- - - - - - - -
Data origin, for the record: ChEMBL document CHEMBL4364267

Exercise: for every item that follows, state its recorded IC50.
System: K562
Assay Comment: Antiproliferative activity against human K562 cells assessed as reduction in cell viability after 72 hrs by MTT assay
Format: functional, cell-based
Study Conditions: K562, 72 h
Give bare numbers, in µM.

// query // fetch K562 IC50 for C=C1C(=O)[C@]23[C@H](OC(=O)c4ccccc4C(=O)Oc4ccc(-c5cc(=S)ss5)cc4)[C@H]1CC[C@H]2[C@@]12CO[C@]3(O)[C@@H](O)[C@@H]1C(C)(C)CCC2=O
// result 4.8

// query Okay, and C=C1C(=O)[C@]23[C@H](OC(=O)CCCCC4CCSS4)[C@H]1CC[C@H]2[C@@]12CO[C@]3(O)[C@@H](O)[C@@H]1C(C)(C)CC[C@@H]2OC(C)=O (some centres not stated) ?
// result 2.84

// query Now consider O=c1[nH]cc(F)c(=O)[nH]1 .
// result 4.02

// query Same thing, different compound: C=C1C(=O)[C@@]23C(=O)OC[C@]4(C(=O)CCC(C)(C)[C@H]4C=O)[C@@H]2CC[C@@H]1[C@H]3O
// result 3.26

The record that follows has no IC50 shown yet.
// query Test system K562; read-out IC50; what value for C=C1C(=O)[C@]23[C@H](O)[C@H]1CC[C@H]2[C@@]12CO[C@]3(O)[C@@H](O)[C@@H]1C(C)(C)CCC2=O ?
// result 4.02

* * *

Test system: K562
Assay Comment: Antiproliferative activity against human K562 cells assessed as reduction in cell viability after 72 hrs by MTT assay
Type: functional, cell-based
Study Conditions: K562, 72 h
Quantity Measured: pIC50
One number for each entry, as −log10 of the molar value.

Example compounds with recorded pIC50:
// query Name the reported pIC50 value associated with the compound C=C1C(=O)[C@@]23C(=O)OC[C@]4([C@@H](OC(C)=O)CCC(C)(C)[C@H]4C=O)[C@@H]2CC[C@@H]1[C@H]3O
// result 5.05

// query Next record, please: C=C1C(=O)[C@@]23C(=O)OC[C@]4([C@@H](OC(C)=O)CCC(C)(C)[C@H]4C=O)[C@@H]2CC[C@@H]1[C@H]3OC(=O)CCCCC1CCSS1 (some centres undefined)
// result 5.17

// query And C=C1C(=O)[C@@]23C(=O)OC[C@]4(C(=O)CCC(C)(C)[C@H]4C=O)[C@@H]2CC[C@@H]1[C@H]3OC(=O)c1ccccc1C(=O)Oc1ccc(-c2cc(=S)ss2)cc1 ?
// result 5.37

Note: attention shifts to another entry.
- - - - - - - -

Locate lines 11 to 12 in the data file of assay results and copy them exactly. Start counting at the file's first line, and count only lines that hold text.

// result 2.84

// query Now consider O=c1[nH]cc(F)c(=O)[nH]1 .